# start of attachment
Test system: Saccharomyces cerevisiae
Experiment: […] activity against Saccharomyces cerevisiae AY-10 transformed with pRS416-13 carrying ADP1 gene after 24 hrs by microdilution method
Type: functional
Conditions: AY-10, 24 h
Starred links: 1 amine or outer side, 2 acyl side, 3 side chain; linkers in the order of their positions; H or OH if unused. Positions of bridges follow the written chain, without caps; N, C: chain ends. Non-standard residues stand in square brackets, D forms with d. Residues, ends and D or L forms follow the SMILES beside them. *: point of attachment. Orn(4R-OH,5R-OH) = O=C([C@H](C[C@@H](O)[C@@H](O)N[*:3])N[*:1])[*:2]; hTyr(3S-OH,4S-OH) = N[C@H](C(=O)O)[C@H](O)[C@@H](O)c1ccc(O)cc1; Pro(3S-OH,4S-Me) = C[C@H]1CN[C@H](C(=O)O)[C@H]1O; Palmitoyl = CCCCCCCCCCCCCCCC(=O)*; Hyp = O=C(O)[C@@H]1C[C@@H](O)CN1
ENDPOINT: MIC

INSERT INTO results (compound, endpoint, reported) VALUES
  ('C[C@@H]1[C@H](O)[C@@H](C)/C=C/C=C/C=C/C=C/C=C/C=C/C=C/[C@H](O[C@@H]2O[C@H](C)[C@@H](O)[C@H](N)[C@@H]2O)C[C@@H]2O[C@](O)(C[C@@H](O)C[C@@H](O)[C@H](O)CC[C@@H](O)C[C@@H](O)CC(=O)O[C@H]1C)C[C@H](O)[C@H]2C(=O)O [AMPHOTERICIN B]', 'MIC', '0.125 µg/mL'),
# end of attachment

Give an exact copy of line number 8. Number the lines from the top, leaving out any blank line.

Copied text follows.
  ('C[C@@H]1[C@H](O)[C@@H](C)/C=C/C=C/C=C/C=C/C=C/C=C/C=C/[C@H](O[C@@H]2O[C@H](C)[C@@H](O)[C@H](N)[C@@H]2O)C[C@@H]2O[C@](O)(C[C@@H](O)C[C@@H](O)[C@H](O)CC[C@@H](O)C[C@@H](O)CC(=O)O[C@H]1C)C[C@H](O)[C@H]2C(=O)O [AMPHOTERICIN B]', 'MIC', '0.125 µg/mL'),